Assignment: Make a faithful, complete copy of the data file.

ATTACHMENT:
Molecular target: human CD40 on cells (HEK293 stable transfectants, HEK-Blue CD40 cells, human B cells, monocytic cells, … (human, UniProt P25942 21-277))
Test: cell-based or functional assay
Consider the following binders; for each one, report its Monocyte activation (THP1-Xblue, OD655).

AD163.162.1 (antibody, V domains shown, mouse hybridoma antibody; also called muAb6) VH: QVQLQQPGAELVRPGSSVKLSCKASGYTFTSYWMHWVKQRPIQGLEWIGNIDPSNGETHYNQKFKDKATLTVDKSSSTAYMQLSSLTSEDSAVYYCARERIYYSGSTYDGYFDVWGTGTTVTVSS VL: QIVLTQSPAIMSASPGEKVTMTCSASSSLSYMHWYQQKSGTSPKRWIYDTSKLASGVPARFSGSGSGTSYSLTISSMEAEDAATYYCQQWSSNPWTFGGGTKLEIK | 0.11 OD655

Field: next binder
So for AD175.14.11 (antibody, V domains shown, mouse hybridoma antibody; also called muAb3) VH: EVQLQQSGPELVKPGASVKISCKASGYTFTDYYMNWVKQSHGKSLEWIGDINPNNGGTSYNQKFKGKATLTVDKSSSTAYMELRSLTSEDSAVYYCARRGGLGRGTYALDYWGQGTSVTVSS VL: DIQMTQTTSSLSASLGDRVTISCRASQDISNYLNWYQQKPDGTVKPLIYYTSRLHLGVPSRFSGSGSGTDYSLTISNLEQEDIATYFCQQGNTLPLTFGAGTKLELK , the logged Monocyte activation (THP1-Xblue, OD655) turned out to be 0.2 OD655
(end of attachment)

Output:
Molecular target: human CD40 on cells (HEK293 stable transfectants, HEK-Blue CD40 cells, human B cells, monocytic cells, … (human, UniProt P25942 21-277))
Test: cell-based or functional assay
Consider the following binders; for each one, report its Monocyte activation (THP1-Xblue, OD655).

AD163.162.1 (antibody, V domains shown, mouse hybridoma antibody; also called muAb6) VH: QVQLQQPGAELVRPGSSVKLSCKASGYTFTSYWMHWVKQRPIQGLEWIGNIDPSNGETHYNQKFKDKATLTVDKSSSTAYMQLSSLTSEDSAVYYCARERIYYSGSTYDGYFDVWGTGTTVTVSS VL: QIVLTQSPAIMSASPGEKVTMTCSASSSLSYMHWYQQKSGTSPKRWIYDTSKLASGVPARFSGSGSGTSYSLTISSMEAEDAATYYCQQWSSNPWTFGGGTKLEIK | 0.11 OD655

Field: next binder
So for AD175.14.11 (antibody, V domains shown, mouse hybridoma antibody; also called muAb3) VH: EVQLQQSGPELVKPGASVKISCKASGYTFTDYYMNWVKQSHGKSLEWIGDINPNNGGTSYNQKFKGKATLTVDKSSSTAYMELRSLTSEDSAVYYCARRGGLGRGTYALDYWGQGTSVTVSS VL: DIQMTQTTSSLSASLGDRVTISCRASQDISNYLNWYQQKPDGTVKPLIYYTSRLHLGVPSRFSGSGSGTDYSLTISNLEQEDIATYFCQQGNTLPLTFGAGTKLELK , the logged Monocyte activation (THP1-Xblue, OD655) turned out to be 0.2 OD655